In the lower reaches, after exiting from the Ural Mountains, the river has a plain character. Here it flows through meadows, marshes, deciduous and mixed forests; it slows down and widens in some places up to 300 metres (980 ft), making occasional broad bends. The river discharges into the Chusovskoy Cove of Kama Reservoir, which is associated with the Kama hydroelectric power station located 693 kilometres (431 mi) from the mouth of the Kama River. Construction of the dam resulted in flooding of the lower reaches of the Chusovaya up to 125 kilometres (78 mi) from the mouth.[4][3] The bottom of the river throughout its length is mainly covered in pebbles.

The water discharge varies between 8.4 and 4,570 cubic metres per second (300 and 161,390 cu ft/s) with the average of 222 cubic metres per second (7,800 cu ft/s). The flow is relatively strong – about 10 times that of such rivers as Volga and Kama; it is about 8 kilometres per hour (5 mph) on average and may reach 25 kilometres per hour (16 mph) in some places. Chusovaya usually freezes in late October through early December and thaws in April. Ice jams are common for the lower reaches with the increase in the water level of up to 2.8 metres (9.2 ft). The river is fed by snow (55%). precipitation (29%) and underground waters (18%). The floods typically occur between mid-April and mid-June. During the early summer, there are 6–7 rain floods with water levels rising up to 4 to 5 metres (13 to 16 ft). In July through August, the river depth decreases to 7 to 15 centimetres (2.8 to 5.9 in) in some places.[1][2]


Lower reaches of Chusovaya

Chusovaya takes more than 150 tributaries with the largest being the river Sylva. The Kumysh tributary dives underground for about 6 km; the place where it disappears is called нырок in Russian ("dive" in English) by the local people, and the place where it resurfaces is named вынырок ("coming to the surface"). Such behavior is unusual but not unique to Kumysh and is observed for about 15 other rivers of the Urals.[5][6] The main tributaries of the Chusovaya are from source to mouth:[7]

Flora and faunaEdit

The upper reaches of the Chusovaya have abundant marshes and meadows. Forests are rare and are mostly pine forests. The middle reaches are covered by boreal coniferous forests, which are dominated by pine, Siberian Pine, larch and fir. Forests are scarce also in the lower reaches and mostly contain aspen, birch, mountain ash and willow. Fishes include minnow, bass, ruffe, roach, pike, ide (Leuciscus idus), chub (Squalius cephalus) and bream. There are colonies of crayfish. The tributaries show traces of beavers and the main river hosts muskrats. In the autumn, the river is visited by ducks, geese and other waterfowl.[3] The surrounding forests are inhabited by usual taiga animals such as moose, brown bear, wolf, lynx, fox, hare, squirrel, hazel grouse and black grouse.[1]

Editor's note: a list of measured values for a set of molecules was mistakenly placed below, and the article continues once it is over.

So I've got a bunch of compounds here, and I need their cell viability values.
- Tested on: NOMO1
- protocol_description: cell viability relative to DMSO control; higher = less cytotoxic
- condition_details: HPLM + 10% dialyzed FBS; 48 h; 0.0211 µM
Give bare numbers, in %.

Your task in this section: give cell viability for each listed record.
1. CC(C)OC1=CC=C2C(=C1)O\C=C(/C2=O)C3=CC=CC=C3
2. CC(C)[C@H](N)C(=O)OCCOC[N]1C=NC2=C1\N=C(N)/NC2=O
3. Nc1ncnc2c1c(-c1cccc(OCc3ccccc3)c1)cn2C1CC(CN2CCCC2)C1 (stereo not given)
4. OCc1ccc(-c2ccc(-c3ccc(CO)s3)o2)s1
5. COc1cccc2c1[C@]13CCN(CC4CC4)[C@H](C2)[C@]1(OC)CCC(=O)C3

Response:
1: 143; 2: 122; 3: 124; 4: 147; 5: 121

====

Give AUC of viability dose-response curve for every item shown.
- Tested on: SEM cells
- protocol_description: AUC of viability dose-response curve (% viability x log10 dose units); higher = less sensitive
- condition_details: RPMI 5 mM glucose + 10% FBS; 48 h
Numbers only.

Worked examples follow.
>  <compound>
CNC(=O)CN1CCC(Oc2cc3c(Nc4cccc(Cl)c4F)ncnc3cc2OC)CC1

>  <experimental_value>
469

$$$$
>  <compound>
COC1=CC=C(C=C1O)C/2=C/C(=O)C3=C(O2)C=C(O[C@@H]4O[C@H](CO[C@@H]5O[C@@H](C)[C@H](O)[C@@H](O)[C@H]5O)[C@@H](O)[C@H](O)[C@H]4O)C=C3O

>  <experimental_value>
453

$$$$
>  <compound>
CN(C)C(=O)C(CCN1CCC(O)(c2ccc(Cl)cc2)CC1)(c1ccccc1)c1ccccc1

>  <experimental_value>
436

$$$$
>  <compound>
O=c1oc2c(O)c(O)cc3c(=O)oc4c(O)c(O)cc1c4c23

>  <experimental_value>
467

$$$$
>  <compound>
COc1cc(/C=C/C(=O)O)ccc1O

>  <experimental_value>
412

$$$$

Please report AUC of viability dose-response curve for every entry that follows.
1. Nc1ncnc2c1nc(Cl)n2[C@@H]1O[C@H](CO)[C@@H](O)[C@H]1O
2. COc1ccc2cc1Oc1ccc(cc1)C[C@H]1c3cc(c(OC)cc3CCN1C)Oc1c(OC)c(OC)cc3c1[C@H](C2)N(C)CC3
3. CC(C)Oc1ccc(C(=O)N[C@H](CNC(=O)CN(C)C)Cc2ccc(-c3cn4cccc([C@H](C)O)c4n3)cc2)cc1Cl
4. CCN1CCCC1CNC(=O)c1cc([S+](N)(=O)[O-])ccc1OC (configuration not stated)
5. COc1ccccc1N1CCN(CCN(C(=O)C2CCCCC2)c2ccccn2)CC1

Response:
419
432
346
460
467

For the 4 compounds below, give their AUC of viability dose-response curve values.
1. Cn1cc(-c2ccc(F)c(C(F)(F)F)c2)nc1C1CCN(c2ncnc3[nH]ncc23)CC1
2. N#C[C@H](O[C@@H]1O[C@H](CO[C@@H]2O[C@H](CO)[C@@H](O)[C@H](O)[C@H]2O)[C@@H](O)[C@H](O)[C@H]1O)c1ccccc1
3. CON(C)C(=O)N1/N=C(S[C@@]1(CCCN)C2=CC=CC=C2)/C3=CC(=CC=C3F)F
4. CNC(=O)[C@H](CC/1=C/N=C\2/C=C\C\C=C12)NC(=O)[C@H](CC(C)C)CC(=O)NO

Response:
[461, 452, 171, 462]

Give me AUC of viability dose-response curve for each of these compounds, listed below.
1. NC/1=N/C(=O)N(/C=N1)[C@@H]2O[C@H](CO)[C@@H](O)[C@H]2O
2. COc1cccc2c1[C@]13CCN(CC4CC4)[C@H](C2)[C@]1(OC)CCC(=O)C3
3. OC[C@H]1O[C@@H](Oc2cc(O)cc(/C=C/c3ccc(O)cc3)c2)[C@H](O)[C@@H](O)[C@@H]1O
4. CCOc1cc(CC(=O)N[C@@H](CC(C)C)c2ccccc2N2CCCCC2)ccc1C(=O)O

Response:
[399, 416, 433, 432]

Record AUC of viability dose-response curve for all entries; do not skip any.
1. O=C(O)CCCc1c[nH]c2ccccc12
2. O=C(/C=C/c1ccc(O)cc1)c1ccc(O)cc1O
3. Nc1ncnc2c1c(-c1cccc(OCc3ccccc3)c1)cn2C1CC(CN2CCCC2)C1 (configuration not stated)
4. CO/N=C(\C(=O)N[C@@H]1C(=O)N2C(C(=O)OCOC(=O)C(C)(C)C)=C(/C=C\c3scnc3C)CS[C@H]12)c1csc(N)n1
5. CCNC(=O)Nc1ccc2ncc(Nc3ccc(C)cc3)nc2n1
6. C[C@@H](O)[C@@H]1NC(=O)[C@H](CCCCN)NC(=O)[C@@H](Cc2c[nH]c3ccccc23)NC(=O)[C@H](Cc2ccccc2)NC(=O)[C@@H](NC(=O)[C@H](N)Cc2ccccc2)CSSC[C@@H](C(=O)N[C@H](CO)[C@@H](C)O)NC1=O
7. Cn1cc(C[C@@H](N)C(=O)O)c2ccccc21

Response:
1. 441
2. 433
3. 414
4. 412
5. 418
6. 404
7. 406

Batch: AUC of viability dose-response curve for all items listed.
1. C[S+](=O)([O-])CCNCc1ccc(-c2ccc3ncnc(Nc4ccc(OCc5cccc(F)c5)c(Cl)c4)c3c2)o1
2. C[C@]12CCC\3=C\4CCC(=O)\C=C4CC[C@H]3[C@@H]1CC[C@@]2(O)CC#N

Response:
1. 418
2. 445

The river had long been inhabited by people, as evident from numerous Neolithic and Bronze Age settlements found on the river banks. The 15th Century chronicler Giacomo Filippo Foresti (a.k.a. Jacobus Philippus Foresti da Bergamo) mentioned a river in the area named the Thisageta, and the 19th Century archaeologist Sir Ellis Minns proposed that the Chusovaya may originally have been named after the Thyssagetae, a little-known steppe tribe who apparently lived in the area.[8]

In the Middle Ages, the river basin was mostly populated by Bashkirs, Mansi and Komi-Permyaks. It is assumed that the Battle of Chulmandore, in which Komi-Permyaks defeated Mongols, occurred near the river mouth. The Chusovaya River was first mentioned in 1396 in the Novgorod chronicles.[1][9] Russians started active explorations of the Urals in the early 16th century, and the first Russian settlement Nizhnechusovskie Gorodki appeared on Chusovaya in 1568. From 1579, the garrison of this settlement was headed by the Russian explorer Ermak. The entire river basin was then owned by merchants Stroganov.[1] Stroganovs in particular supplied the expedition of Ermak in the autumn of 1581 up the Chusovaya and beyond the Urals.[10]